Gold fell more than 1 percent to a fresh three-month low on Monday as the dollar's rally against a basket of major currencies decreased bullion's appeal as a currency hedge.
The dollar index rose 0.3 percent to its highest in over a year as sterling plunged on fears over the outcome of Scotland's upcoming independence referendum and the Australian and Brazilian currencies also dropped.
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Safe-haven buying also dipped after a ceasefire between Ukraine and pro-Russian rebels took effect on Friday, in a move toward ending a conflict that caused the sharpest confrontation between Russia and the West since the Cold war.
Traders said, however, gold's break below its key 200-day moving average last week and a 3 percent pullback in the last four sessions could trigger renewed interest.
"Large players are using the drop as an opportunity to position themselves for whatever they think the next move for gold will be," said Andrew Chanin, CEO of PureFunds in New York, which runs the ISE Junior Silver ETF.
Spot gold was down 1.2 percent to $1,253.91 an ounce by 3:06 p.m. EDT (1906 GMT), having earlier traded as low as $1,251.24, marking the lowest since June 10.
U.S. COMEX gold futures for December delivery settled down $13 an ounce at $1,254.30, with trading volume in line with its 30-day average, preliminary Reuters data showed.
On Friday, the yellow metal ended higher after disappointing U.S. payrolls data tempered speculation the Federal Reserve will raise interest rates any time soon.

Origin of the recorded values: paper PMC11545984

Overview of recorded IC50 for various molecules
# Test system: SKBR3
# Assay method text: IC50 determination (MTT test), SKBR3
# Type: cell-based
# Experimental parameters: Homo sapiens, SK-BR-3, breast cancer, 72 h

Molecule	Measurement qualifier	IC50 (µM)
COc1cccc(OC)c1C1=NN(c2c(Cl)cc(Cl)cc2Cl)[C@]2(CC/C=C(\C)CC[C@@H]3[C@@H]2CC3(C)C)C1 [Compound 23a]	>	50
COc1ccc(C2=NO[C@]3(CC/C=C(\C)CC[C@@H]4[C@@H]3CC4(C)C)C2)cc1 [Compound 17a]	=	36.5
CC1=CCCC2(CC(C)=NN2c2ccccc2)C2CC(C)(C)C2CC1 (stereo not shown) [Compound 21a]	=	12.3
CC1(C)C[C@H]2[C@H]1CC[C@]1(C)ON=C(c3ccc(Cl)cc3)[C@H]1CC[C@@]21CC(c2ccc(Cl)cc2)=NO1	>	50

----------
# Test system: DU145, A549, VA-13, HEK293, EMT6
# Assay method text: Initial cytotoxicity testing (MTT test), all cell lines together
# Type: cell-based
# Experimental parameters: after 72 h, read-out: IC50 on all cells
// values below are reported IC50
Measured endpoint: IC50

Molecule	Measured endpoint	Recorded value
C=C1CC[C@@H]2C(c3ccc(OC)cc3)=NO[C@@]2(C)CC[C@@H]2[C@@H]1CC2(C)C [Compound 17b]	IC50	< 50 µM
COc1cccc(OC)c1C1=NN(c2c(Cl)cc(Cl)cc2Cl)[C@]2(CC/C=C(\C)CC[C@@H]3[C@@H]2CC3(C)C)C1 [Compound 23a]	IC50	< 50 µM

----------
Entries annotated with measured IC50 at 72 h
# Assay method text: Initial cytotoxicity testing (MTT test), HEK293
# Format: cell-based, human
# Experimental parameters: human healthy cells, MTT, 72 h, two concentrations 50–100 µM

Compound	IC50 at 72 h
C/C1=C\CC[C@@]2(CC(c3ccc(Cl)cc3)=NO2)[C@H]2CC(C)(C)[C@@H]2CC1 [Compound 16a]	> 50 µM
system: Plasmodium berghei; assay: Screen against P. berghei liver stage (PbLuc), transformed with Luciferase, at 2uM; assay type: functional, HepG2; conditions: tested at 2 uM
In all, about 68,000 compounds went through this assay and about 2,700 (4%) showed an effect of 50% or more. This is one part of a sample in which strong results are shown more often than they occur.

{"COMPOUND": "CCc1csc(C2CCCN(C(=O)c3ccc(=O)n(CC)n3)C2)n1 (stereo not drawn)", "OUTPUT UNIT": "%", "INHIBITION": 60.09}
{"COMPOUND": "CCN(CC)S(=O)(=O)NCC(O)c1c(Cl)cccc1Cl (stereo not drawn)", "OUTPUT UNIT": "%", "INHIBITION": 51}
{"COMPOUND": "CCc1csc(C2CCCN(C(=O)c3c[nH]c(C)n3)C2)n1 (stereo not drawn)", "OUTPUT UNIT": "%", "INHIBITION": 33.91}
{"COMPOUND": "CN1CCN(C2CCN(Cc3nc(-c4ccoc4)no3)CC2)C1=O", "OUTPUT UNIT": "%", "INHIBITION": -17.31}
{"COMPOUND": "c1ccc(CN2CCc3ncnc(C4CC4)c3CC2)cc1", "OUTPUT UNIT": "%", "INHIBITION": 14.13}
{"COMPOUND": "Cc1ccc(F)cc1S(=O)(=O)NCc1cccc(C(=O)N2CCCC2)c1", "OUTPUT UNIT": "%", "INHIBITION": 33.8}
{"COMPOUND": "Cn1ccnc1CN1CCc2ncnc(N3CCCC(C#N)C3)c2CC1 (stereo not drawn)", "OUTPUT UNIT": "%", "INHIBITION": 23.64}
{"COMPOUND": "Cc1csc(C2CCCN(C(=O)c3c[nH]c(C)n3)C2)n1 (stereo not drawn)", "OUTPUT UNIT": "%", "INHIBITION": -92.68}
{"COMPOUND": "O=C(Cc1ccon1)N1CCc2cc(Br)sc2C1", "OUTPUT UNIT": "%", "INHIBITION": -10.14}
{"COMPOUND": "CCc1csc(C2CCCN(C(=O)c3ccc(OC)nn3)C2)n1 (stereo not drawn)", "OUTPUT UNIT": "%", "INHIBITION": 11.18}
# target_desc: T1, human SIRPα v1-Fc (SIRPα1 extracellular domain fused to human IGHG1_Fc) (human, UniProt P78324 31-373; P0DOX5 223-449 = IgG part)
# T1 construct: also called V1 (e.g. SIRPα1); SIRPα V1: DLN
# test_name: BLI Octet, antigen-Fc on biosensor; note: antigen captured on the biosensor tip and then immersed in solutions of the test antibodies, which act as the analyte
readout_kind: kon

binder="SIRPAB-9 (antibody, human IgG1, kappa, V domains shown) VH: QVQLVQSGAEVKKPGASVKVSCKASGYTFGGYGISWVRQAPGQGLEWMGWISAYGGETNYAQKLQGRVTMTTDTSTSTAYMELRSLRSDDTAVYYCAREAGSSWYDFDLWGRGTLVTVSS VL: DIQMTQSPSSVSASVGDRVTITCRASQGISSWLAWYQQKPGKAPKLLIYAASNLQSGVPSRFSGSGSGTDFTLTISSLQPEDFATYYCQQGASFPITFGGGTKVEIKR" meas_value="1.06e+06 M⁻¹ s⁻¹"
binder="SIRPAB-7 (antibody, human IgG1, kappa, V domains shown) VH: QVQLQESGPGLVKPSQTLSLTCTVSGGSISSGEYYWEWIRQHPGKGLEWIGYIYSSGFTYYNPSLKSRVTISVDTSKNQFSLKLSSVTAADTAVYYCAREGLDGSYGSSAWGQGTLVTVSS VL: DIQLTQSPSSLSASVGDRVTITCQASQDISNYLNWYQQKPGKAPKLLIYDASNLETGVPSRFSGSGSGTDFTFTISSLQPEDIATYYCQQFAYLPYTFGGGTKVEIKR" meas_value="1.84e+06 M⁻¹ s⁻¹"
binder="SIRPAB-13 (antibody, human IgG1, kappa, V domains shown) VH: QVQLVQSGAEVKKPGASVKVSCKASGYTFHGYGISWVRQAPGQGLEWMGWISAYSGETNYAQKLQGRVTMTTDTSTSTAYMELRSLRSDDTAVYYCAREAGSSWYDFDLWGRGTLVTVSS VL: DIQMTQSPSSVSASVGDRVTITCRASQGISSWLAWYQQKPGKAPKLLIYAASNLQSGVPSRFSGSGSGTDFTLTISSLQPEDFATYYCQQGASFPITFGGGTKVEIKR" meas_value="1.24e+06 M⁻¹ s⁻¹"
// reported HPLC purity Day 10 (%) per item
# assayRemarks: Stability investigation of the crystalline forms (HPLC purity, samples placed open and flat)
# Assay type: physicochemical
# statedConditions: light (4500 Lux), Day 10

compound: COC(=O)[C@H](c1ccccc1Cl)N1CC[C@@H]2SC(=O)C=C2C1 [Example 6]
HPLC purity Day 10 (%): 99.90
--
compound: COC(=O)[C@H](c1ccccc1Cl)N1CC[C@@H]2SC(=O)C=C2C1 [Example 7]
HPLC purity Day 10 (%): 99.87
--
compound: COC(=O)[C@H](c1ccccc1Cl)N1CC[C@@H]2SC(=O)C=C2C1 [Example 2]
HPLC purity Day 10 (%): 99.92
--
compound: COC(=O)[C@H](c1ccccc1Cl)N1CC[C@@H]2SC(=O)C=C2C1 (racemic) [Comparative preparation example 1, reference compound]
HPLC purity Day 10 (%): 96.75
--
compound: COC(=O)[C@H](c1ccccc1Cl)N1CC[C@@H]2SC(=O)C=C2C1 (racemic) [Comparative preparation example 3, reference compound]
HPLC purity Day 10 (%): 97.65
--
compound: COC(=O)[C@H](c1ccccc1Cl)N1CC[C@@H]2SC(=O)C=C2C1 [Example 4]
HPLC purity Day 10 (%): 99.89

But some analysts stressed that economic optimism fueled by a string of positive U.S. economic data had sharply lessened interest in gold.
"The weaker jobs report did not wobble the dollar significantly ... finiancial players and investors in the West stopped buying into gold some time ago and it's still difficult to see them get back into the market when you have much better returns elsewhere," VTB Capital analyst Andrey Kryuchenkov said.
Among other precious metals, spot silver fell 1 percent to $18.95 an ounce. Platinum dropped 0.7 percent to $1,391.20 an ounce, while palladium was down 0.4 percent to $880.70 an ounce.
In coin investment news, the U.S. Mint said on Monday it will cease accepting dealer orders for its American Eagle platinum bullion coins after Oct. 1 as demand tumbles.
(By Frank Tang and Clara Denina; Additional reporting by A. Ananthalakshmi in Singapore; Editing by William Hardy, David Goodman and Tom Brown)